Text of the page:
D. document the intake hourly in the urine output column
Deduct it from the total urine output
When a continuous bladder irrigation is in use, drainage from the urinary bladder will consist of both urine and the instilled irrigant. To determine the patients urinary output, the amt of the irrigant instilled must be deducted form the total urinary output.
The patient is receiving a diuretic that contributes to the loss of potassium. THe nurse should teach the patient that the best source of potassium is:
A. baked potato
B. bran flakes
C. lean meat
D. table salt
A 1/2 pound baked potato contains approx 844 mg of potassium.
The physician orders a patients IV fluids to be discontinued. When discontinuing a patients IV infusion, it is essential that the nurse:
A. withdraw the catheter along the same angle of its insertion
B. use an alcohol swab to scrub the insertion site
C. flush the line with normal saline
D. don sterile gloves
Withdraw the catheter along the same angle of its insertion
Rationale: Removing the catheter by withdrawing it along the same path of its insertion minimizes injury to the vein and trauma around the surronding tissue. This action limits seepage of blood and promotes healing of the puncture wounds.
A patient is admitted to the hospital for a fever of unkown origin. The nursing assessment revels profuse diaphoresis, dry sticky mucous membranes, weakness, disorientation, and a decreasing level of consiousness. The nurse infers that the patient has: _______
With profuse diaphoresis, the water loss exceeds the sodium loss resulting in hypernatremia. Excess serum sodium precipitates changes in the musculoskeletal (weakness), neurlogic (disorientaiton and dereased LOC), and integumentary (dry, mucous membranes) systems
When a patient exhibits an increasing blood pressure and 2 pound weight gain over two days, the nurse should further assess the patient for:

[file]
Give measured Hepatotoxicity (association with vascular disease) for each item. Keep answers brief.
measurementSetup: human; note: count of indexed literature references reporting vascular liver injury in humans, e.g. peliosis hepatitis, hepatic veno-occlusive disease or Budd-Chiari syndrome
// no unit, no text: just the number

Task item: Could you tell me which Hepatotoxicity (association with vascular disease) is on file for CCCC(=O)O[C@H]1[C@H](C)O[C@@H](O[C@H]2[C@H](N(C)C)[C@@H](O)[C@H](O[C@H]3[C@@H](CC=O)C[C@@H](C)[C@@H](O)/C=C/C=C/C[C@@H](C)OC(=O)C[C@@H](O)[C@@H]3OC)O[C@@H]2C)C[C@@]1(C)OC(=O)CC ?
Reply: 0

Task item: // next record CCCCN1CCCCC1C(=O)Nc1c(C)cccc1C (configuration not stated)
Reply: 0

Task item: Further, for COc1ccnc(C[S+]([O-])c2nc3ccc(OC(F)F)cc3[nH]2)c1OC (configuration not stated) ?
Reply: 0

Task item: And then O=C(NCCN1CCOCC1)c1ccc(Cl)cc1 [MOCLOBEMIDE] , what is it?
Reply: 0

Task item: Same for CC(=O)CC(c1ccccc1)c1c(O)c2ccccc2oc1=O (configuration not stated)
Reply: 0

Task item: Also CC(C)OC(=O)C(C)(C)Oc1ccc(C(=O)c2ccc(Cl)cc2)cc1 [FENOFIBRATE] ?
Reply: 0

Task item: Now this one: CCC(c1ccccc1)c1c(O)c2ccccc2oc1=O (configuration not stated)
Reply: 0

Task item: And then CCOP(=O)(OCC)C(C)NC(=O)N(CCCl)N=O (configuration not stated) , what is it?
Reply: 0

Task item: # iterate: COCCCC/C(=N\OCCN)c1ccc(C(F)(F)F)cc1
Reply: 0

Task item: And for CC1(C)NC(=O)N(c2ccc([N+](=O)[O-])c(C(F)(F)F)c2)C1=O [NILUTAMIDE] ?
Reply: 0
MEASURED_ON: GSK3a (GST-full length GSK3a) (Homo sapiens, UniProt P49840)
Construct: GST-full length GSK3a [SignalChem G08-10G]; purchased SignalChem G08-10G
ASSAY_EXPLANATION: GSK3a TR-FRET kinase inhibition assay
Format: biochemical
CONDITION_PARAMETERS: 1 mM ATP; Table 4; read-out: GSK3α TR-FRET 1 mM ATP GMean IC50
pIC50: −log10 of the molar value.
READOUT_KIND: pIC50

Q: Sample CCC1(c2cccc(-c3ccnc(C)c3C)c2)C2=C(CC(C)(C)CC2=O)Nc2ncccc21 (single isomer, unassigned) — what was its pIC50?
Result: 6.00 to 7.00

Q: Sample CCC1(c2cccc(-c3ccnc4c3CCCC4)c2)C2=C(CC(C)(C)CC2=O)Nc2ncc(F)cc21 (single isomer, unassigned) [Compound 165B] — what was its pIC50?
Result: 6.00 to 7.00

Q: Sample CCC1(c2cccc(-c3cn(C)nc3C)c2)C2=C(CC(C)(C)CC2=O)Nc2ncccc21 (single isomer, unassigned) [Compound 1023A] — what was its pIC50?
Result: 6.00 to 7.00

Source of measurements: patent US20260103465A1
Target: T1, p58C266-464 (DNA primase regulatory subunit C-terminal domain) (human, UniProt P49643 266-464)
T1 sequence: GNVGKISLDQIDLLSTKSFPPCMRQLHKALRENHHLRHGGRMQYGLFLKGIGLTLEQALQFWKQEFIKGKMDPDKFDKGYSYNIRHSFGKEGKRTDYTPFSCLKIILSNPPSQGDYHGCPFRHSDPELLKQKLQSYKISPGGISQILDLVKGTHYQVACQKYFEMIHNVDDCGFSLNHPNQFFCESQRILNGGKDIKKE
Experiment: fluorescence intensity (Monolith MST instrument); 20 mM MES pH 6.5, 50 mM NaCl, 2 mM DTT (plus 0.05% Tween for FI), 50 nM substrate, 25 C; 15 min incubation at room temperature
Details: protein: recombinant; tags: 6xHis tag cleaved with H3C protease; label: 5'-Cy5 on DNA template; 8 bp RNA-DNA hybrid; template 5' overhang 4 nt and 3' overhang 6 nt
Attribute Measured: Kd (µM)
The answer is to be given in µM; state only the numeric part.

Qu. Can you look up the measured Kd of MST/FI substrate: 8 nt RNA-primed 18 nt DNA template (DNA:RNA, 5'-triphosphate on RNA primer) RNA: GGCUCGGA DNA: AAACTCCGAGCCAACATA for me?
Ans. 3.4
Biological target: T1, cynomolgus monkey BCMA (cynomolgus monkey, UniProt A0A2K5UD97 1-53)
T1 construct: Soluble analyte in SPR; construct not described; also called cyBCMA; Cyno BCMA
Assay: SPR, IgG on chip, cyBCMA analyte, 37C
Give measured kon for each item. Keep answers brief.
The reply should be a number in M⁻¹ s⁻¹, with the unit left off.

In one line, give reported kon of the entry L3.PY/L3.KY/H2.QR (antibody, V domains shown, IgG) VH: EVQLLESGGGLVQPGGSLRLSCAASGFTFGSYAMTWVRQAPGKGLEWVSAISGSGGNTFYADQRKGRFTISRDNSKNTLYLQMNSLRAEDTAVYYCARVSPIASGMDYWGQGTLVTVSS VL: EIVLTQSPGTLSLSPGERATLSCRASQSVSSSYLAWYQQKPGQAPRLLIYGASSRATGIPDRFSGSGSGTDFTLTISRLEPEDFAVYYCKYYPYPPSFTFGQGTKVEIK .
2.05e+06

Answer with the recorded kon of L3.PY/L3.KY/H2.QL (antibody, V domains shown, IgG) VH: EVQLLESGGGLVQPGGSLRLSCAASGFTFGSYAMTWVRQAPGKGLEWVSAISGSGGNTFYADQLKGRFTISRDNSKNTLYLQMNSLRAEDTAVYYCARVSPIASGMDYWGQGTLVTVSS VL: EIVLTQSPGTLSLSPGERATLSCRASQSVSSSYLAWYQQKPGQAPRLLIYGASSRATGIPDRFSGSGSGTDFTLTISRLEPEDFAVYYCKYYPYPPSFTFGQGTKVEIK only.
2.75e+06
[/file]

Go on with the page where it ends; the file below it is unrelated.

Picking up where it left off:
A. a decrease in heart rate
B. an increase in skin turgor
C. an increase in pulse volume
D. a decrease in pulse pressure
An increase in pulse volume
Rationale: with an excess fluid volume the amount of circulating blood volume increases, resulting in full, bounding peripheral pulses
When assessing a patient, the nurse understands that an adpatation common to both excess fluid volume and deficient fluid volume is:
- rationale: muscle weakness is a musculoskeletal adaptation to both increased fluid volume and decreased fluid volume b/c the fluid imbalances alter cellular and body metabolism
The physician orders an intravenous infusion containing potassium. Before administering this solution to the patient, it is essential that the nurse:
A. assess the skin turgor
B. obtain the blood pressure
C. measure the depth of edema
D. determine the presence of urinary output
Determine the presence of urinary output
Rationale: serum potassium has a narrow therapeutic window (3.5-5.0 meq/L). When kidney function is impaired, potassium can accumulate in the body and exceed the therapeutic level of 5.0 meq/L, which can cause cardiac dysrhythmias and arrest.
When patients are taking supplemental calcium, it is important that the nurse teach them to maintain their fluid intake at a minimum of 2500 ml a day to prevent the:
A. formation of kidney stones
B. occurence of muscle cramps
C. irritation of the bladder mucosa
D. mobilization of calcium from bone
formation of kidney stones
rationale: a high fluid intake increases the volume of urine produced. The resulting frequent urination of dilute urine prevents the formation of renal calculi, which may occur b/c of the increased precipitation of calcium salts associated with calcium supplementation
A patient receiving a diuretic is encouraged to increased the intake of potassium. The nurse evaluates that the patient understands the teaching when for dinner the patient selects:
A. baked salmon fillet
B. cooked chicken liver
C. cream of chicken soup
D. lettuce and tomato salad
Lettuce and tomato salad
rationale: lettuce and tomatoes are excellent sources of potassium. One 6 inch diameter head of iceberg lettuce contains 852 mg of potassium, and one 2 3/4 inch diameter tomato contains 255 mg of potassium.
The nurse is assessing a patients fluid status. What assessment indicates that the patient has a deficient fluid volume?